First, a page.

Live Through Us at The Burrow



Posts related to writing and my writing.

Writing Dialogue

If there’s one thing I can write well, it’s dialogue. It’s probably the only thing I write well. Unfortunately, it’s also the only thing I write. Let me explain. Most of my Cupolian books were practically scripts before the details were added. I didn’t even have tags to tell me who said what. I had to either know, tell by the words used, or guess when I went in later to add what was needed. I’ve gotten better, but it’s still my main method at times.

Here’s the problem. You don’t want just dialogue. They say for your books to be mainly dialogue because that’s what readers like. I could go on as to why, but I shan’t for now. Let me simply say they don’t actually mean that. Dialogue should be less than half of your story. The other half needs to consist of tag lines and action (I don’t mean shooting fight scene action-I simply mean things happening, etc). If you have the same problem I do when writing dialogue, and you want your dialogue to read better, here’s my trick.

Dialogue has several purposes, and pacing your dialogue is extremely important. Slow a scene down by adding more words outside of the quotes-quicken the scene by having less. Use action tags when you can instead of regular tags. For example, if I have an argument between two people, I would set the conversation up with two tag lines, one after each has spoken the first time, and then have no more. This makes a 1,2,1,2,1,2 dialogue that reads fast. Obviously, you don’t want that all the time.

If your characters are talking casually, and you find there’s too many quotes and not enough action, give them something to do. Ever notice how Harry, Ron, and Hermione are always doing homework or knitting elf hats or some other thing you really don’t care about? There’s a reason for that. Take this section here:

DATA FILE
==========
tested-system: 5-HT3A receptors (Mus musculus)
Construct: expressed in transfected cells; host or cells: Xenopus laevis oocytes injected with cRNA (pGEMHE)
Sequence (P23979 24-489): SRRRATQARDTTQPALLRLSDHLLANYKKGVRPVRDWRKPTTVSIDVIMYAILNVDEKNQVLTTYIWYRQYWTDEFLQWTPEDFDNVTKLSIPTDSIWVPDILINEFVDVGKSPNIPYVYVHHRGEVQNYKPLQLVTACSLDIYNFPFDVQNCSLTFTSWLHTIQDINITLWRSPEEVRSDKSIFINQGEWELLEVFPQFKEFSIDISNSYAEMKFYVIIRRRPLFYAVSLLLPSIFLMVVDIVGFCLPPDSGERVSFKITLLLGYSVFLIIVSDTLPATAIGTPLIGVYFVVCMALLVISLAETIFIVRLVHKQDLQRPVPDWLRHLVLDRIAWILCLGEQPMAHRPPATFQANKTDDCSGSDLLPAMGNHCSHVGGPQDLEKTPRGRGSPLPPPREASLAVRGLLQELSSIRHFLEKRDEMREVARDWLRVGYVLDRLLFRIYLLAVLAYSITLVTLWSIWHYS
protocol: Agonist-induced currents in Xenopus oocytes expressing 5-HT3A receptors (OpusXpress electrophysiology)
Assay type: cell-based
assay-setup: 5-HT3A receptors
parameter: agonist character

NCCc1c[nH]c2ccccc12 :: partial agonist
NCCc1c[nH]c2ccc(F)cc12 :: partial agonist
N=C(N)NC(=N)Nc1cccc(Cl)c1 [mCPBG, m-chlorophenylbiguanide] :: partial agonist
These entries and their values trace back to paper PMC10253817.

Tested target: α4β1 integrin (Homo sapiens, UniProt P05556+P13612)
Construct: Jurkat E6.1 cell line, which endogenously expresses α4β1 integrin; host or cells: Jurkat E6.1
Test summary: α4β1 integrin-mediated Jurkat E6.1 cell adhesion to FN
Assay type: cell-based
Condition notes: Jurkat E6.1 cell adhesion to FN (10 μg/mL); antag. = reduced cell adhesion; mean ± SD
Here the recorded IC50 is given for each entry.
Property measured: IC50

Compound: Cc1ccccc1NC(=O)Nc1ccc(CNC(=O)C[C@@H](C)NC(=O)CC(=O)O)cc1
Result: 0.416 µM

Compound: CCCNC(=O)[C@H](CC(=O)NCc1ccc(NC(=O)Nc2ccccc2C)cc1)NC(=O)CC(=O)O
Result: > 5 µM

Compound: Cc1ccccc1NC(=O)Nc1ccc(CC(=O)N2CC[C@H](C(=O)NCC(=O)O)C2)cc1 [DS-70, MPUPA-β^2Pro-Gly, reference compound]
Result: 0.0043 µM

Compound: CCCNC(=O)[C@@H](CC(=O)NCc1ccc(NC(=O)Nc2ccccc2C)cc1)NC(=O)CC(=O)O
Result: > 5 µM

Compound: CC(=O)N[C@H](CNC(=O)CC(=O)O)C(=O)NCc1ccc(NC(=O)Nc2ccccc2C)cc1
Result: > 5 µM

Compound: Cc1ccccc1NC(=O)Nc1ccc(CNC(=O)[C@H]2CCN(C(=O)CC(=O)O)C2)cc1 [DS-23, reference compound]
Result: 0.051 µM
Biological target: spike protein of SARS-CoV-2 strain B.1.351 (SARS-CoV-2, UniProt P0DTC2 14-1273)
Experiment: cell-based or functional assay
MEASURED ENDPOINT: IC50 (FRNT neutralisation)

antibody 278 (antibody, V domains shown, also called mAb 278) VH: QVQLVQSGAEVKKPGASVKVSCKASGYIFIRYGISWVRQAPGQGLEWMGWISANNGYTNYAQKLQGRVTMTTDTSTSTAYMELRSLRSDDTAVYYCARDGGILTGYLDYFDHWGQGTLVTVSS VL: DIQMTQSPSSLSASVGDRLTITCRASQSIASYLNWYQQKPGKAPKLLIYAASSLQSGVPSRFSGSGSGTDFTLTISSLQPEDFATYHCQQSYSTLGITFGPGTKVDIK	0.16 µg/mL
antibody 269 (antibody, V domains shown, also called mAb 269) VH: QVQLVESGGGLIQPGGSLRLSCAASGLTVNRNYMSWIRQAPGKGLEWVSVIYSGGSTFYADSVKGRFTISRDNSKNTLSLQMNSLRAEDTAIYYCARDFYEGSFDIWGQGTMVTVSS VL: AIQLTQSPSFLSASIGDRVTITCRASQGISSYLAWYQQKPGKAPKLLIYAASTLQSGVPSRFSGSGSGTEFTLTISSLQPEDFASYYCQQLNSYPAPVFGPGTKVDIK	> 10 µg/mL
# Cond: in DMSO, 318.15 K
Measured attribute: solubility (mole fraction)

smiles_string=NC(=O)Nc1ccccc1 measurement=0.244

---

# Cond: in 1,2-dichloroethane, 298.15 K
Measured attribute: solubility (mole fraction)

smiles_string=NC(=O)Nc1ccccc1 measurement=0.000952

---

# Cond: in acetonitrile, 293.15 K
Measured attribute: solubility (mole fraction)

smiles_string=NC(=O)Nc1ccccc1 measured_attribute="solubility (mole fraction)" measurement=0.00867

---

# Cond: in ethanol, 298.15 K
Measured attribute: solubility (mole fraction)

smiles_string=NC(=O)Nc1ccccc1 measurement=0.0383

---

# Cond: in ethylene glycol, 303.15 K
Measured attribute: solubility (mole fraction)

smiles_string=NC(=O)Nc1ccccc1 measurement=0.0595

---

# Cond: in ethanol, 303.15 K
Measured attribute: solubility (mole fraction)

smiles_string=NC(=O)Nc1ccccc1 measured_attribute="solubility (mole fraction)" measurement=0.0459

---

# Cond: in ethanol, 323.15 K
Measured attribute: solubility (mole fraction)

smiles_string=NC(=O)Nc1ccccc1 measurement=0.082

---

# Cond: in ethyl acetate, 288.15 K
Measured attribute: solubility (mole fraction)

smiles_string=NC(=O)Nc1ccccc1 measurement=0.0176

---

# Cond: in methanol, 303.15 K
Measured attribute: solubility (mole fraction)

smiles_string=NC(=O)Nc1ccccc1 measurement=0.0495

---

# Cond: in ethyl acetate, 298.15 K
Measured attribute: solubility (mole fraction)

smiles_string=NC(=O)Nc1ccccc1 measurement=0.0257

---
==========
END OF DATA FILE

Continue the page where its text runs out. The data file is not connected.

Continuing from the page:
“Excuse me?” asked Taika.
“Well, I came over here to prepare for our journey into the labyrinth, but Gevin here beat me to it.” Anya could feel her emotions rising again, but this time they were different, more edgy and with a pinch of anger.
Taika sighed deeply and stepped down from the shelf she had been balancing on. She dusted her hands off and faced the two of them. “Actually, I did most of that planning last night, and I came to the conclusion there is only one way in.”
Anya stared at her and said, “And?” after she didn’t continue.
“We’ll have to sneak back into Cupola.”
Anya peeked over at Gevin who was still busying himself by putting parchment markers into books. “I don’t understand. I thought we knew that already.”
“That part, yes, but not the addendum.”

I gave them something to do. They’re indexing books for Taika. Without this activity, it would read like this:

“Excuse me?” asked Taika.
“Well, I came over here to prepare for our journey into the labyrinth, but Gevin here beat me to it,” said Anya.
“Actually, I did most of that planning last night, and I came to the conclusion there is only one way in.”
Anya stared at her and said, “And?” after she didn’t continue.
“We’ll have to sneak back into Cupola.”
“I don’t understand. I thought we knew that already.”
“That part, yes, but not the addendum.”

See the difference? Now, the second part is great if you want a fast paced conversation, but you should only use faster paces if there’s a reason, like an argument or a quick discussion because the characters are running out of time and have to discover something fast. The opposite is also true. Do not draw out a conversation that needs to be fast. If two siblings are having a fight, don’t describe them at a quilting bee in the process, unless of course they are at a quilting bee and have to fight through the corners of their mouths so as not to draw attention which would be rather amusing. But-you get the idea.

Summary—if you need to draw out the dialogue, give the characters something to do. It doesn’t have to be relevant, although that helps, but find something, even if it’s knitting or poker. Anything.

Here’s my tip jar